Probate Ensures the Decedent’s Estate Debts Are Paid

Probate decedents finances
One of the primary purposes of
probate is to ensure that the decedent’s estate debts are paid in an orderly fashion. The personal representative must use diligent efforts to give actual notice of the probate proceeding to “known or reasonably ascertainable” creditors. This gives the creditors an opportunity to file claims in the decedent’s probate estate, if any. Creditors who receive notice of the probate administration generally have three months to file a claim with the clerk of the circuit court. The personal representative, or any other interested persons, may file an objection to the statement of claim. If an objection is filed, the creditor must file a separate independent lawsuit to pursue the claim. A claimant who files a claim in the probate proceeding must be treated fairly as a person interested in the probate estate until the claim has been paid, or until the claim is determined to be invalid.

Trustee, personal representative dutiesThe legitimate debts of the decedent, specifically including proper claims, taxes, and expenses of the administration of the decedent’s probate estate, must be paid before making distributions from the will to the decedent’s beneficiaries.

Estate expenses: The personal representative can be compensated in FloridaThe court will require the personal representative to file a report to advise of any claims filed in the probate estate, and will not permit the probate estate to be closed unless those claims have been paid or otherwise disposed of.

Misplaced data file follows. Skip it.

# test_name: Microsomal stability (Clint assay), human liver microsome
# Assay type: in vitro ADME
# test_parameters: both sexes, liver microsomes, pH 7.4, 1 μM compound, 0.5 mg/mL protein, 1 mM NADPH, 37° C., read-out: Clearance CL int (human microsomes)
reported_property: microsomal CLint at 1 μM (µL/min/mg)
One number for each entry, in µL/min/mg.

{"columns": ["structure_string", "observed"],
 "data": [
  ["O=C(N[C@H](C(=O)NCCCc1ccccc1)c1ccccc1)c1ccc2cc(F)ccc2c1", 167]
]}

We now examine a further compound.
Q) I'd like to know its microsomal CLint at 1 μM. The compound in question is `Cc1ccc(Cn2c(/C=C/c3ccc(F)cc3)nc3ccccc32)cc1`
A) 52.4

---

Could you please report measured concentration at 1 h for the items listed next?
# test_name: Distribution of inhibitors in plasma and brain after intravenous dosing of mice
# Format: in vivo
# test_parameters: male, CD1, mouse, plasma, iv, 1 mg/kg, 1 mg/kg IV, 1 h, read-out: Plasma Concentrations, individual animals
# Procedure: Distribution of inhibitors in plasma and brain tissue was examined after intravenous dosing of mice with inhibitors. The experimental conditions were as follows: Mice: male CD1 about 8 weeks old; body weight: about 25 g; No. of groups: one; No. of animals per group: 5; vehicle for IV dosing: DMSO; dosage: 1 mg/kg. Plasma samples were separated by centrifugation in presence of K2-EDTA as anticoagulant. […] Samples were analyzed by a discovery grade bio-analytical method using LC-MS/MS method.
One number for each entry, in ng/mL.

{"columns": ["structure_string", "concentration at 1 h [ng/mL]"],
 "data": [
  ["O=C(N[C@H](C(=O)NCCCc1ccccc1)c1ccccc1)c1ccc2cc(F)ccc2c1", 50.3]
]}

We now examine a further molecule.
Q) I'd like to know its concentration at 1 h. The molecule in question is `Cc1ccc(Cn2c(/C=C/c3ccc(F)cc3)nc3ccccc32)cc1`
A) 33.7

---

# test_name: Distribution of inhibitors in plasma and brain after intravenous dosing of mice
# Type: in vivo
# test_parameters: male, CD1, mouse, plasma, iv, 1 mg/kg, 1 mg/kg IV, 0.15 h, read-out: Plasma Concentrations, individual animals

For help or answers to estate-related questions, you can contact BaskinFleece at 727.572.4545.

 
This blog is designed for general information only. The information presented at this site should not be construed to be formal legal advice nor the formation of a lawyer/client relationship.
Some of the content of this information is courtesy of The Florida Bar and represents general legal advice. Because the law is continually changing, some provisions in this blog may be out of date. It is always best to consult an attorney about your legal rights and responsibilities in your particular case.

Your Real Estate Transaction: 3 Main Benefits of Legal Representation

Attorney Randall D. Baskin

1. Before you sign the purchase and sale agreement: Whether you are the Buyer or the Seller, the need for attorney representation in a real estate transaction begins before you sign the purchase and sale agreement. While many real estate professionals claim to work with “standard contracts,”Personal representative compensation
there is no such thing as a standard contract. The boxes you fill in on those “standard contracts” can have a large impact on how costs associated with your real estate transaction are allocated between Buyer and Seller. For example, the contract will dictate which party will be obligated to pay any special assessments imposed upon the property that are due after closing. An attorney representing your best interests can provide advice on your contractual rights and obligations under a purchase and sale agreement before and after you sign on the dotted line.

Estate planning 2. During the escrow period: Once the purchase and sale agreement is signed, an attorney can help to ensure that your transaction goes smoothly by examining the title commitment to the property and by working to clear any clouds on the title that will affect your future use and enjoyment of the property.